Aquaman star Jason Momoa on Wednesday visited Native Hawaiian protesters blocking the construction of a giant telescope on Hawaii’s tallest mountain.
The Native Hawaiian Hollywood actor wore green leaf lei around his neck and the crown of his head as he attended a ceremony at the protest site.
Honolulu television stations livestreamed dancers in jeans and windbreakers performing hula in chilly weather.
Momoa stooped low to present an offering wrapped in green ti leaves. He said he was honored to be there, drawing cheers after saying, “We are not going anywhere.”
Protesters have blocked the road to the summit for 17 days. Some Native Hawaiians believe Mauna Kea’s summit is sacred. The summit also has the best conditions for astronomy in the Northern Hemisphere.
Astronomers haven’t been able to view the skies with the existing telescopes for the past two weeks amid protests.
Mario Lopez walks back remarks on kids and gender identity
Mario Lopez apologized for telling conservative commentator Candace Owens that it’s “dangerous” and “alarming” for parents to honor the wishes of young children who identify with a gender other than the one assigned at birth.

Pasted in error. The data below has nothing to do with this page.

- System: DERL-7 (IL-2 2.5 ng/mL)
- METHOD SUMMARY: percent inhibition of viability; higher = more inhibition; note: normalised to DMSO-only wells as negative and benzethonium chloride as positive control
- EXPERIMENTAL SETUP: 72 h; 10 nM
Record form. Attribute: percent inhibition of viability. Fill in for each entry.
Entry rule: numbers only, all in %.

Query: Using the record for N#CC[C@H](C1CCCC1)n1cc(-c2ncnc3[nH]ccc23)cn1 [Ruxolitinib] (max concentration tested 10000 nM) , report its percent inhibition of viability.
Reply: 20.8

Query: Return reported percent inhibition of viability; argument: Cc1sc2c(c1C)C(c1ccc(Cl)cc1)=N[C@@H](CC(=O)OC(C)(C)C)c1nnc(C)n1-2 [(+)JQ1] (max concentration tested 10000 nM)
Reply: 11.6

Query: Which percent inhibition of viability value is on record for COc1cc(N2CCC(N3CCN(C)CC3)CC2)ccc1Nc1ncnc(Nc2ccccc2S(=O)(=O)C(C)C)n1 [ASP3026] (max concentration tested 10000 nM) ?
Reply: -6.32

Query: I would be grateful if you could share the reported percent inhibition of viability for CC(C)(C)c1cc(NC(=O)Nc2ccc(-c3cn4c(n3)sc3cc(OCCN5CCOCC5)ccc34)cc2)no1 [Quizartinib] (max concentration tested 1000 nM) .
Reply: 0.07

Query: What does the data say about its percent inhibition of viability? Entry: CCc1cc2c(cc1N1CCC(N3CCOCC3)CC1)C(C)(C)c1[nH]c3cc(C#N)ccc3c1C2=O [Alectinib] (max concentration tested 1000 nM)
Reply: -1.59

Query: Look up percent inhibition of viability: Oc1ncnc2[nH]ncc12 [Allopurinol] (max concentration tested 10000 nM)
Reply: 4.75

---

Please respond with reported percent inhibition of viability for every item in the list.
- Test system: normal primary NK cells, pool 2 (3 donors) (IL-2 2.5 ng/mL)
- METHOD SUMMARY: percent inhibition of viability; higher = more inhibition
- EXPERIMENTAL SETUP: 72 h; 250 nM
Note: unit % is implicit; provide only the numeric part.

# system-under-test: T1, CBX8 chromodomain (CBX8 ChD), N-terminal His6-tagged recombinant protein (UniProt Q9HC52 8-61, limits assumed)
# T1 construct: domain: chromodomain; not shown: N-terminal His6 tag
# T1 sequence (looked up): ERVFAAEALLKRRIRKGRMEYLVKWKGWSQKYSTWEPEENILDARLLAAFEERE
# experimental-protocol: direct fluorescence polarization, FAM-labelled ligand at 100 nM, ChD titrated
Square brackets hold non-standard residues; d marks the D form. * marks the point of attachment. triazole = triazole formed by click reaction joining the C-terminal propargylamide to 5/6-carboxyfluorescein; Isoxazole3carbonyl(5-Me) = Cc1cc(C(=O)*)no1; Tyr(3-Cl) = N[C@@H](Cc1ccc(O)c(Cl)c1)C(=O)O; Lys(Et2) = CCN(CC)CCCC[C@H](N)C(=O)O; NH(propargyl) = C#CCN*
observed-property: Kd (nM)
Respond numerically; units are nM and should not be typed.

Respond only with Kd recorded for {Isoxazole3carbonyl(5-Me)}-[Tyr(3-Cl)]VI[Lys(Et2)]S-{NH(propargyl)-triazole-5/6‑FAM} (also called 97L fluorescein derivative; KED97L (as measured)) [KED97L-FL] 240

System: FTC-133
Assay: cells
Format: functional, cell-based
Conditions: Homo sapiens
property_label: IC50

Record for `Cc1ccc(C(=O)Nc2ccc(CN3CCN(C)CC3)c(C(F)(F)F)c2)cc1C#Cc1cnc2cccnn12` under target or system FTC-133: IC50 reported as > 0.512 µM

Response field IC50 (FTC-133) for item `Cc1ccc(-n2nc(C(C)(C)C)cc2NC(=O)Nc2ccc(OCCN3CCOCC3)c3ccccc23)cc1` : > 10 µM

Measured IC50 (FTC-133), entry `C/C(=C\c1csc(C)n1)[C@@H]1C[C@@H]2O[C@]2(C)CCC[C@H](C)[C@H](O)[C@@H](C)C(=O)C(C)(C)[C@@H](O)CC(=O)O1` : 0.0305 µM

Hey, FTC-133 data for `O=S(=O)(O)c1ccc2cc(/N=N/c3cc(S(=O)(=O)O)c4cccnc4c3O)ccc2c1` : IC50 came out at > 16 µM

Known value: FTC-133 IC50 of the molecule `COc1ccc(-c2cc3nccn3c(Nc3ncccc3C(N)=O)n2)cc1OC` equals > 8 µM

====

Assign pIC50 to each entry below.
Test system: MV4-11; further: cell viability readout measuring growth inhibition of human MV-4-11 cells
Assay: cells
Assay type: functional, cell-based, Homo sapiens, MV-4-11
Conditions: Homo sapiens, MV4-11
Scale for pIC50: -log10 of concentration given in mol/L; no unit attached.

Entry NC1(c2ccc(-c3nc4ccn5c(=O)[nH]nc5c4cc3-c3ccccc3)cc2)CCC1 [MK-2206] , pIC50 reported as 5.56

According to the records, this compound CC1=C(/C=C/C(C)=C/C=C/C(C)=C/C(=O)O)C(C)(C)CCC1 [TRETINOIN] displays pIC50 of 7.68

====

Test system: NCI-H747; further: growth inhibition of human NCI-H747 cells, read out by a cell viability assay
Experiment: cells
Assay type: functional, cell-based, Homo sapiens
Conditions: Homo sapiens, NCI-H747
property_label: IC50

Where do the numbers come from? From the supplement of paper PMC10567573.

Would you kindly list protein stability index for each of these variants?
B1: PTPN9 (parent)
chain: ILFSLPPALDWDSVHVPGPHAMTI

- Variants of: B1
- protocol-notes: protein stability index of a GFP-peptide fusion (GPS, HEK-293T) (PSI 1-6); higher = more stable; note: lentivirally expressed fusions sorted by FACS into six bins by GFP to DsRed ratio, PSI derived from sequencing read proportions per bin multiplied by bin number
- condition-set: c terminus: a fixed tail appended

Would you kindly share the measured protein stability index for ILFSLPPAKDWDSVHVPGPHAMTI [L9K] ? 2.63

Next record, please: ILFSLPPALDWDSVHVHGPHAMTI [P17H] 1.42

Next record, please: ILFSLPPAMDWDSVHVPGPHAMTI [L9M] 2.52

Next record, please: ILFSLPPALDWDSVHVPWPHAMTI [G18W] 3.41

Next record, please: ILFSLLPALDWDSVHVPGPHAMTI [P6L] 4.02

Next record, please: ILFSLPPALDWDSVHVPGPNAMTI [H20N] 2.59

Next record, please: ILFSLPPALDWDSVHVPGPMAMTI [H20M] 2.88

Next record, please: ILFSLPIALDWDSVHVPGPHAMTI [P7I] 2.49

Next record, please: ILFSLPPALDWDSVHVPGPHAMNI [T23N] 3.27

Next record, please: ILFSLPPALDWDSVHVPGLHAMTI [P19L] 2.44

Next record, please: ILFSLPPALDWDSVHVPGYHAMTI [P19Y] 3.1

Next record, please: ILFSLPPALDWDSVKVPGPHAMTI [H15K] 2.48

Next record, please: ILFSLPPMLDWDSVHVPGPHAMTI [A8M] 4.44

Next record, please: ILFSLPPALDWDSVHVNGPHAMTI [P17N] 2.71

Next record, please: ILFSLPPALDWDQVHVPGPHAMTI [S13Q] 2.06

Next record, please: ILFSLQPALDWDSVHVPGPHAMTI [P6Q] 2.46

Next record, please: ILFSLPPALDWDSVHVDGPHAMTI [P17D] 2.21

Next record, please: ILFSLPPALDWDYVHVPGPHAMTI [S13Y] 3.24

“The comments I made were ignorant and insensitive, and I now have a deeper understanding of how hurtful they were,” the longtime “Extra” host said in a statement released by his publicist.
“I have been and always will be an ardent supporter of the LGBTQ community, and I am going to use this opportunity to better educate myself. Moving forward I will be more informed and thoughtful,” Lopez said.
He outraged many when he told Owens on her PragerU YouTube show that, like Owens, he is “blown away” when parents tolerate very young children who make gender determinations that early.
Lopez left “Extra” to be a host of “Access Hollywood.” He’s due to debut there in September.”
Jury to find what Katy Perry owes for hit they say she stole
Jurors are set to hear closing arguments before deciding how much Katy Perry, her collaborators and her record label owe the writers of a Christian rap song over her hit “Dark Horse.”
Lawyers for Perry and for the rapper, Marcus Gray, will make their final cases to jurors on Thursday and are likely to present wildly different numbers.
Gray’s attorneys have emphasized the tens of millions brought in by the song the album it’s on. Perry’s attorneys have emphasized the tens of millions in expenses used to make and market it.
The same jurors found on Monday that Perry and her five co-writers copied Gray’s 2009 song “Joyful Noise” with 2013’s “Dark Horse.”
The trial has since been in a damages phase where attorneys argue how much Gray should get.